The pounding fist of George F. Schmidt would echo through the ages.

The pounding fist of George F. Schmidt would echo through the ages.

The poignant moment in Schmidt's life came in 1988, when members of the German Village Society informed him they wanted to take over the Columbus Oktoberfest.

Schmidt, who founded the event in 1967, didn't really care for the proposal.

But after some tough negotiations -- and Schmidt demonstrating his displeasure with a solid fist to Formica -- he relented, knowing he wouldn't compete with the event.

"He was never going to do anything that was going to deter from the village," his son, Geoff Schmidt, said. "Everything he did was for the good of the village."

"For him to give us that event was huge," said Bill Curlis, who was a volunteer at the time and would later run the event for 10 years for the Society, of which he currently is a member.

George Schmidt, who spent his last years in Worthington Hills, died April 8 at the age of 91.

Geoff Schmidt said his father was a true renaissance man: entrepreneur, philanthropist and self-taught watercolor artist.

"Mentally he was sharp right up to the end," Geoff Schmidt said, "and he passed away peaceably."

Services were held last week.

The elder Schmidt grew up in Upper Arlington and graduated from Our Lady of Victory, when the Catholic parish in Marble Cliff had a high school.

Schmidt was a Navy pilot in World War II and later established a recreational sea-plane base on Frank Road. He attended John Carroll University and the University of Dayton but didn't graduate from either.

He married Betty Jane Didway in 1947 and the couple had six children, who were raised in Upper Arlington. Geoff, John, Andrew, Georgeanne and Sandy graduated from Upper Arlington High School. Their oldest daughter, Susie, went to Bishop Watterson High School.

In July 1967, he helped found the popular Schmidt's Sausage Haus und Restaurant in German Village.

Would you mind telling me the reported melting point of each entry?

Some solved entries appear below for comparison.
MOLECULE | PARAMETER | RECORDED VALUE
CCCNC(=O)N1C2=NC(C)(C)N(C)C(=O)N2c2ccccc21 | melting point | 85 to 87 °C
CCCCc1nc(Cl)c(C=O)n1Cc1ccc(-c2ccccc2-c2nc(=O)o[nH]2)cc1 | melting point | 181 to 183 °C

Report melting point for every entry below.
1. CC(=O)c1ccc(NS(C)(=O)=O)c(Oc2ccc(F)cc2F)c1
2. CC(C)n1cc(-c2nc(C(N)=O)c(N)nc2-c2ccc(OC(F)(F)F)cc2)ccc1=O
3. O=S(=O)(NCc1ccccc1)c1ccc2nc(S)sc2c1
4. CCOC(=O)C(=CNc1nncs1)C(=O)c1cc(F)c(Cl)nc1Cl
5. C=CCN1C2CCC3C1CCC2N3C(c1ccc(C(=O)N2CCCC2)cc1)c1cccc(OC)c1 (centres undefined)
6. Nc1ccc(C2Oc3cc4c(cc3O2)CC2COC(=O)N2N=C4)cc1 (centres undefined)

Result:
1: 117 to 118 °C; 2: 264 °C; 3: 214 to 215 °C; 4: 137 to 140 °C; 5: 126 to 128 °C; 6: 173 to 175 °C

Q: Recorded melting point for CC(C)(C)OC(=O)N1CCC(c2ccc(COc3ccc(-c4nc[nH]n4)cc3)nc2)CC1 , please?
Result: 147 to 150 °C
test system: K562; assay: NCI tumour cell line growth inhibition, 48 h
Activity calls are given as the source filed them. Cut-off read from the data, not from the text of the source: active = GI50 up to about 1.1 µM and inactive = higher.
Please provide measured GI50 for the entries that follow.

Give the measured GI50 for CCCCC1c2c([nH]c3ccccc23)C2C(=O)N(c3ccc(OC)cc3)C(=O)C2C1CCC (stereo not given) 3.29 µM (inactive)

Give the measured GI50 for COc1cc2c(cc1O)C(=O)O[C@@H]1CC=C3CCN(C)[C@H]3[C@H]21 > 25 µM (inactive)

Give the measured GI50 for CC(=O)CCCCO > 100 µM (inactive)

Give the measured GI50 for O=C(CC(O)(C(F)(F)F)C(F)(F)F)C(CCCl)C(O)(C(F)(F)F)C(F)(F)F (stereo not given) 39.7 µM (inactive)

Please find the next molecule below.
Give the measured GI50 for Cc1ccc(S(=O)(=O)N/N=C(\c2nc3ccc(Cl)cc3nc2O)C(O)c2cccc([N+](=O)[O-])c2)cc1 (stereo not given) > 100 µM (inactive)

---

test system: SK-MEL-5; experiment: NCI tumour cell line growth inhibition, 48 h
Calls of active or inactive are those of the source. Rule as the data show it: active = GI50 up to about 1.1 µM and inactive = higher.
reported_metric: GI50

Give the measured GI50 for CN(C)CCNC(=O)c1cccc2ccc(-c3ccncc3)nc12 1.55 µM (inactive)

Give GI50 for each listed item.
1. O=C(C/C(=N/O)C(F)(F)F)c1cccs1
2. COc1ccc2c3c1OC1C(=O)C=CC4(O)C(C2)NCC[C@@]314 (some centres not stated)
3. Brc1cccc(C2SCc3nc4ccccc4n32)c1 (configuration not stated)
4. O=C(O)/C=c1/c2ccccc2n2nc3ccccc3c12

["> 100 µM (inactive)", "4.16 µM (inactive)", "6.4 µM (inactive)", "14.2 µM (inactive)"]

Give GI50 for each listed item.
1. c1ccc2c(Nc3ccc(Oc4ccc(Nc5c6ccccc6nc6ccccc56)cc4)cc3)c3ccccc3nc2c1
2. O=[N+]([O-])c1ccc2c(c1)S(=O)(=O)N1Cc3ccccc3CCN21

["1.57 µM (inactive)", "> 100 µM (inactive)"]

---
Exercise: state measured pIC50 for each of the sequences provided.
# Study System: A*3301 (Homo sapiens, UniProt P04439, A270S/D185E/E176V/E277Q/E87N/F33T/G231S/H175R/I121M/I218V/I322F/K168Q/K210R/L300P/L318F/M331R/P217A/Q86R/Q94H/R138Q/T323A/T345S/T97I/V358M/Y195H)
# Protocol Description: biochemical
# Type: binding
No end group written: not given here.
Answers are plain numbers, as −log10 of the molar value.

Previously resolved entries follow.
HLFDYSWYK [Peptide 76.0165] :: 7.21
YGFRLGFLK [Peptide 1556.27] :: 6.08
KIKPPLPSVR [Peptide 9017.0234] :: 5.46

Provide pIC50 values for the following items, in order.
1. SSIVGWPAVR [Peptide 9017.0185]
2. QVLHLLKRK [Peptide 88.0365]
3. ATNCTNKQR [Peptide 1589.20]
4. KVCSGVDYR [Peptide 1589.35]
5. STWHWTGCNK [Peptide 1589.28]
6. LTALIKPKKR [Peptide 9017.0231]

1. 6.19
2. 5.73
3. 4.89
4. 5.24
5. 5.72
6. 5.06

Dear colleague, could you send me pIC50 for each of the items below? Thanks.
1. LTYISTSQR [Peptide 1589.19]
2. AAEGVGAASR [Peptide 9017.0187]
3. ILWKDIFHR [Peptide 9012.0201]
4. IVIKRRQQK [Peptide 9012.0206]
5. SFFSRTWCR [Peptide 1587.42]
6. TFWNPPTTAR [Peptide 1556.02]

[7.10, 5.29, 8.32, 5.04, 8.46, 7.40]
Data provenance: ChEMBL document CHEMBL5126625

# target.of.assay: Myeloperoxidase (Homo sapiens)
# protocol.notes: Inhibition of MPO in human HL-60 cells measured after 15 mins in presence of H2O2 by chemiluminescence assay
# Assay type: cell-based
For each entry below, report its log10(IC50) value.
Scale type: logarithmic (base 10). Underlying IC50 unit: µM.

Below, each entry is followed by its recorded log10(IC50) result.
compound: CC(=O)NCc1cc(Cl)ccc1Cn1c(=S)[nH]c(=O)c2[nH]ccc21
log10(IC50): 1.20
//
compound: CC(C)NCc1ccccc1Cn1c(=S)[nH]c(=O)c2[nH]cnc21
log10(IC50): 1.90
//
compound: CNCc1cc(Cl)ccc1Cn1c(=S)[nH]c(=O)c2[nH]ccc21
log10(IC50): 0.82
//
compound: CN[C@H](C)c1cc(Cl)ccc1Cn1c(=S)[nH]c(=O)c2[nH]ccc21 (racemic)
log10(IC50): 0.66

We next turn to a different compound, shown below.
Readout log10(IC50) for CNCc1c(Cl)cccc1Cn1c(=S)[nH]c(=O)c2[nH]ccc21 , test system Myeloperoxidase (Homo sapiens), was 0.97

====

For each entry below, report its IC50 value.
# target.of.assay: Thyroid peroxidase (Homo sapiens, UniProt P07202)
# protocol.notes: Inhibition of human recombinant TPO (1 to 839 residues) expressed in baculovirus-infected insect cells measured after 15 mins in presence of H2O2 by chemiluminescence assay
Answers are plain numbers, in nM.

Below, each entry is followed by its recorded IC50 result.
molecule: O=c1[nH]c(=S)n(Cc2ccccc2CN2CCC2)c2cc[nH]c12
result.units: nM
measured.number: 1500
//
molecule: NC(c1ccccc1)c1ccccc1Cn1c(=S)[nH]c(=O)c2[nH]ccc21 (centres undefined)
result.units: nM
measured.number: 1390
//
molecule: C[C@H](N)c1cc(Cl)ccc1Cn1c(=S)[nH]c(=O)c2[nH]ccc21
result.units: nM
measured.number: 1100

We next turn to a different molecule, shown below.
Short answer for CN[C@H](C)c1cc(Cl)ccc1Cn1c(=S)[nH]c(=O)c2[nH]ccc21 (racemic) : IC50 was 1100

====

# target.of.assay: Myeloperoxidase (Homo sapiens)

The restaurant has received national acclaim and media attention, including the Food Network's Best of Ohio and Travel Channel's Man v. Food.

Located at 240 E. Kossuth St., Schmidt's is an out-of-the-way spot -- even in German Village.

It attracts thousands of tourists each year and has helped neighborhood denizens, who are routinely asked by out-of-towners where to find the restaurant, develop the phrase: "No, I don't know the way to Schmidt's."

The restaurant began as a meatpacking house in 1886 and in 1914, J. Fred Schmidt's son, George L., opened a stand at the Ohio State Fair that has since become one of its oldest and most popular concessionaires.

On his 10th birthday at the 1932 Ohio State Fair, George F. was first serenaded by the Ohio State Fair marching band and the tradition continued annually through last year's fair.

In an interesting twist of fate, the Schmidt family once again took control of the Oktoberfest in 2009 and returned it to the Ohio State Fairgrounds. The German Village Society gets some proceeds from the event.

"We continue to benefit from Oktoberfest, both from the partial proceeds of ticket sales, but more than anything from the gift of a free booth at the event, which allows us to get our board members and volunteers out in front of that crowd sharing our mission of historic preservation and education," said Shiloh Todorov, German Village Society director.

Schmidt's first wife died in December 1993. He married Patsy Mumaw in 1996. He lived the rest of his life in their Worthington Hills home.

Schmidt was an industrious man, made of tough German stock, Geoff Schmidt said.

But he also had a soft side, volunteering for several organizations such as the Northwest Kiwanis, Charity Newsies, Columbus Maennechor and the March of Dimes.

He also took an acute interest in his children's interests, Geoff Schmidt said.

"He was a great father," he said. "He did a lot of stuff with his kids. His father didn't do a lot with him so he made sure he did a lot with us."

Todorov said he "brought so much to German Village."

"George Schmidt was a pillar of the German Village community for decades," she said.

"I didn't get to meet him personally, but he lives on in the stories longtime residents have shared about him and in the reverence his family has for him."